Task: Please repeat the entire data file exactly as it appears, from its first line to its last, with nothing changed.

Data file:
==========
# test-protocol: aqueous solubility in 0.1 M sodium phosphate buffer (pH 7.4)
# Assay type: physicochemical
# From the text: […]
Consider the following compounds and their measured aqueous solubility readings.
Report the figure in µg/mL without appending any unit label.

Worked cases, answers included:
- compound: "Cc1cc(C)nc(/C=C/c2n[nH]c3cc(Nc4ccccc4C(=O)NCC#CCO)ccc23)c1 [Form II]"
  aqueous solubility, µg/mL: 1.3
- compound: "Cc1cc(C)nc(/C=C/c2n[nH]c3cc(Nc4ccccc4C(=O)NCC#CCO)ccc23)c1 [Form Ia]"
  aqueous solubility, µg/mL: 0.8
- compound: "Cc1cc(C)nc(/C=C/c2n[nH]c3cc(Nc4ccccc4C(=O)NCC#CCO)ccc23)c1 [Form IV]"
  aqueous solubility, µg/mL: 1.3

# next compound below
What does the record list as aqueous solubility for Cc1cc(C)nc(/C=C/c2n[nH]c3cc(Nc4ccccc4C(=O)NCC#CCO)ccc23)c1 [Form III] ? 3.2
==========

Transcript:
# test-protocol: aqueous solubility in 0.1 M sodium phosphate buffer (pH 7.4)
# Assay type: physicochemical
# From the text: […]
Consider the following compounds and their measured aqueous solubility readings.
Report the figure in µg/mL without appending any unit label.

Worked cases, answers included:
- compound: "Cc1cc(C)nc(/C=C/c2n[nH]c3cc(Nc4ccccc4C(=O)NCC#CCO)ccc23)c1 [Form II]"
  aqueous solubility, µg/mL: 1.3
- compound: "Cc1cc(C)nc(/C=C/c2n[nH]c3cc(Nc4ccccc4C(=O)NCC#CCO)ccc23)c1 [Form Ia]"
  aqueous solubility, µg/mL: 0.8
- compound: "Cc1cc(C)nc(/C=C/c2n[nH]c3cc(Nc4ccccc4C(=O)NCC#CCO)ccc23)c1 [Form IV]"
  aqueous solubility, µg/mL: 1.3

# next compound below
What does the record list as aqueous solubility for Cc1cc(C)nc(/C=C/c2n[nH]c3cc(Nc4ccccc4C(=O)NCC#CCO)ccc23)c1 [Form III] ? 3.2